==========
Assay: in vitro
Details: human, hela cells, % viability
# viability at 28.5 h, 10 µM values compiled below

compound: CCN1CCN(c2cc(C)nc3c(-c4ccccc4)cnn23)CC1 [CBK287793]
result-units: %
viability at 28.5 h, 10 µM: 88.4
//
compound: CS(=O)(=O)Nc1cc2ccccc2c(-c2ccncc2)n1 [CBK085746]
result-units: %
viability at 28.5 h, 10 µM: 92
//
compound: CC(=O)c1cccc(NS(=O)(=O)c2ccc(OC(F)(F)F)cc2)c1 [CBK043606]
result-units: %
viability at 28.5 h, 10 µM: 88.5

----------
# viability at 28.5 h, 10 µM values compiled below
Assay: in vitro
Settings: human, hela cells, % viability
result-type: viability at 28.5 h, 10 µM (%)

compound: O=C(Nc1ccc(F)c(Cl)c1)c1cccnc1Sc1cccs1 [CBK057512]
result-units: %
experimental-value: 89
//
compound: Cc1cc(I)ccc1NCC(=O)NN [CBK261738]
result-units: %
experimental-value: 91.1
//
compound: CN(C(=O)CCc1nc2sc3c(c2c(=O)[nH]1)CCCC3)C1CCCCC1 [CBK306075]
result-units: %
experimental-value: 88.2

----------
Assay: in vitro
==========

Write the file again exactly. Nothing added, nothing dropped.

Assay: in vitro
Details: human, hela cells, % viability
# viability at 28.5 h, 10 µM values compiled below

compound: CCN1CCN(c2cc(C)nc3c(-c4ccccc4)cnn23)CC1 [CBK287793]
result-units: %
viability at 28.5 h, 10 µM: 88.4
//
compound: CS(=O)(=O)Nc1cc2ccccc2c(-c2ccncc2)n1 [CBK085746]
result-units: %
viability at 28.5 h, 10 µM: 92
//
compound: CC(=O)c1cccc(NS(=O)(=O)c2ccc(OC(F)(F)F)cc2)c1 [CBK043606]
result-units: %
viability at 28.5 h, 10 µM: 88.5

----------
# viability at 28.5 h, 10 µM values compiled below
Assay: in vitro
Settings: human, hela cells, % viability
result-type: viability at 28.5 h, 10 µM (%)

compound: O=C(Nc1ccc(F)c(Cl)c1)c1cccnc1Sc1cccs1 [CBK057512]
result-units: %
experimental-value: 89
//
compound: Cc1cc(I)ccc1NCC(=O)NN [CBK261738]
result-units: %
experimental-value: 91.1
//
compound: CN(C(=O)CCc1nc2sc3c(c2c(=O)[nH]1)CCCC3)C1CCCCC1 [CBK306075]
result-units: %
experimental-value: 88.2

----------
Assay: in vitro